Commentary

Where’s the line separating journalists from politics?

October 14, 2022 3:00 am

For most journalists, the rules restricting political involvement are clear but sometimes questions arise. (Photo via Canva)

A TV news director in North Platte, Nebraska, was fired recently for getting too involved in politics. It raises good questions about journalism and politics. What can a journalist do in his or her personal life? What rights do they give up? And, what is over the line?

Press reports say Melanie Standiford was fired as news director and anchor at KNOP-TV in North Platte after collecting signatures on a petition calling for her hometown to become a sanctuary city for the unborn. The petition, one of several similar ones in Nebraska, calls for the issue to be on the ballot in November.

According to local press reports, Standiford agreed to collect petitions at her church. When her bosses found out about it from a newspaper story, they fired her immediately, saying news personnel “are not permitted, at any time and regardless of beliefs, to actively engage in any political activity for any candidate, party or ballot initiative.”

Standiford told the newspaper she is pro-life but has always reported on the issue fairly.

So where’s the line? I’ve known reporters who refused to vote for fear that the process of deciding on candidates would interfere with their ability to report fairly. In my career, I willingly gave up things most Americans are free to do, like making political contributions, signing petitions or attending rallies. Voting, however, is a private act and in my view an important part of being American. I always voted.

But my wife will tell you I drew a bright, white line on any other political activity. She had a career in politics as a candidate and school board member. While our neighbors planted her campaign yard signs, our own yard was empty. Her family photo on campaign literature showed only her and our three kids, not me. She sometimes rolled her eyes at my rules, but she also respected them.

I wanted to stay so far away from the line that no one could accuse me of crossing it. To be sure, each journalist may draw the line in a different place. There’s a lot of gray area but the Nebraska news director clearly stepped over the line.

The New York Times now adds a box to political stories explaining “How Times reporters cover politics.”  It reads, in part, “So while Times reporters may vote, they are not allowed to endorse or campaign for candidates or political causes.” The policy further bans campaign contributions and participating in rallies. Not only is this a wise ethical policy, it’s a good thing for the Times to prominently feature the policy for readers, rather than assume they know it, especially in this highly politicized era.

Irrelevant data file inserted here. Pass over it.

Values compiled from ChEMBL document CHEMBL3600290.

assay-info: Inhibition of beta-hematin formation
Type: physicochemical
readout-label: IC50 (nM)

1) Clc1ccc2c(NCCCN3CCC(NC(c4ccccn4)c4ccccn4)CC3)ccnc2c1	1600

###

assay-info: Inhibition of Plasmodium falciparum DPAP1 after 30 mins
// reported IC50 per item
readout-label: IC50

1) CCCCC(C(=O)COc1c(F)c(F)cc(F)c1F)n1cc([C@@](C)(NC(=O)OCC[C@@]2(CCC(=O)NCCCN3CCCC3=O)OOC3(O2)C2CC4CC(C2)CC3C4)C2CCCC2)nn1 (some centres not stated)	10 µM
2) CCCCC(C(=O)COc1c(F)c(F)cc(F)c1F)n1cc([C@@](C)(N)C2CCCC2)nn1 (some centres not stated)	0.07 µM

For most journalists, the rules are clear, but sometimes questions arise. We always encouraged staff to get involved in their community but to let us know if any red flags popped up. Is it OK to volunteer on a church board? Is it OK to be in a video for the United Way? Often, the answer is “it depends.” But the rule was “no surprises.” If a staff member had any question about their involvement, it was important to talk to managers so we could weigh in beforehand.

For news consumers, this should be reassuring that there are newsrooms with clear ethical standards and you can trust them to enforce the rules.

For the fired TV news director in Nebraska, it appears the red flag never popped up in her mind, or she ignored it.  She should have talked it over with her boss before collecting one signature. The station is owned by a large company with more than 100 TV stations nationwide. They’re not going to let their ethical standard be dented when a journalist crosses the line.

Her dismissal sends a clear message to its thousands of other journalists: Stay so far way from the line you can’t be accused of crossing it. And if you don’t know where the line is, talk to your manager before that red flag becomes a red mark on your career.

This article first appeared in the Iowa Capital Dispatch, a sister site of the Nebraska Examiner in the States Newsroom Network.

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Dave Busiek
Dave Busiek

Dave Busiek spent 43 years working in Iowa radio and television newsrooms as a reporter, anchor and the last 30 years as news director of KCCI-TV, the CBS affiliate in Des Moines. In that role, he planned coverage of the Iowa caucuses, the floods of 1993, and organized the first national debate between Democratic candidates for president in 2015. He served as national board chair of the Radio-Television News Directors Association. In 2014, he was Broadcasting and Cable Magazine’s News Director of the Year. He was inducted into the Iowa Broadcasters Hall of Fame in 2018 and is a recipient of the Iowa Broadcast News Association’s Jack Shelley award. He is a graduate of the University of Missouri School of Journalism. He retired at the end of 2018. He is a member of the Iowa Writers' Collaborative and his blog, "Dave Busiek on Media" appears on Substack.

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